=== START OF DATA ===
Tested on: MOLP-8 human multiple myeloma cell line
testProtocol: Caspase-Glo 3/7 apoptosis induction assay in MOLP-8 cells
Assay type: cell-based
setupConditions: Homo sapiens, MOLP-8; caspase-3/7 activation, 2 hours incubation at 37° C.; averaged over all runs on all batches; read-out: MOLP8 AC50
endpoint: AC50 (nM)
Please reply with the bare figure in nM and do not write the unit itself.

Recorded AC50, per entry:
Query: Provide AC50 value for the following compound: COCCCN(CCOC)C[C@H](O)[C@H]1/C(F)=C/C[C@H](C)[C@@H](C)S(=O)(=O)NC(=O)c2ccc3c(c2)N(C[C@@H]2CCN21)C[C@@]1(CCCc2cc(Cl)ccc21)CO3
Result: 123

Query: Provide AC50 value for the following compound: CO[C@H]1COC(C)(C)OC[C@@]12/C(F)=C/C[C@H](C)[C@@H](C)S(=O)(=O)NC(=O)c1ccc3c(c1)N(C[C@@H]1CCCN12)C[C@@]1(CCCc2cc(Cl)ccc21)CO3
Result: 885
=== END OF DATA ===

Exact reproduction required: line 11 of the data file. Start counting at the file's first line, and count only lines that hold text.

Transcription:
Result: 885